Should Wikipedia Be Trusted for HIV Retroviral Therapy?
David Crowe, Richard Gale and Gary Null PhD
Progressive Commentary Hour, October 4, 2019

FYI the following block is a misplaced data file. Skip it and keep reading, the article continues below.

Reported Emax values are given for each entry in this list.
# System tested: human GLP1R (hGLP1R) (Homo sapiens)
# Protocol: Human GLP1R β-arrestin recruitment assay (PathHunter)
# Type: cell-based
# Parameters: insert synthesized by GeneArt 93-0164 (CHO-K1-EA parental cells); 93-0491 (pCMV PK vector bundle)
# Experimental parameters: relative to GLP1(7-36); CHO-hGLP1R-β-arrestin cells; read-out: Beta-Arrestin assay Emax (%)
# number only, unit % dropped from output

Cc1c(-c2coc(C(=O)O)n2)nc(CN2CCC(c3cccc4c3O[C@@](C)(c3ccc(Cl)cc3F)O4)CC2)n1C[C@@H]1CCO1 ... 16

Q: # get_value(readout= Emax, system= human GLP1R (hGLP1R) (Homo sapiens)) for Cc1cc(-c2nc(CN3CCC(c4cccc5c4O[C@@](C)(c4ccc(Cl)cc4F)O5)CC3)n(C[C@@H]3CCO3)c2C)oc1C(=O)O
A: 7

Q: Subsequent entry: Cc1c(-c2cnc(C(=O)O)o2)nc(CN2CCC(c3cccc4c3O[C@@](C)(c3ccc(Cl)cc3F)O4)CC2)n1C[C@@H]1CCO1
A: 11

Wikipedia’s entry for HIV prevention and treatment drug Zidovudine (ZDV), more commonly known as AZT (azidothymidine) and Retrovir, is largely a sanitized history about the discovery of by far the most important AIDS drug. The FDA’s approval of AZT established a new drug class of nucleoside analogs, sometimes referred to as “nukes.” It is also misleadingly referred to as a “reverse transcriptase inhibitor.” The history relies heavily upon pharmaceutical-sponsored research, such as the Burroughs-Welcome’s AZT trials that eventually led to its patent approval. On the surface, that is all fine. But as with many Wikipedia entries, it is the overriding message by the pages editors that require scrutiny. Vital information that ought to be included in an encyclopedic entry for a drug that has waged controversy ever since its discovery, is curiously missing. A review of AZT’s page history indicates that efforts to present the downside of AZT retroviral effectiveness and the drug’s safety record have been scrubbed. In fact, AZT is an incredibly dangerous drug, which we will see, directly interferes with DNA synthesis.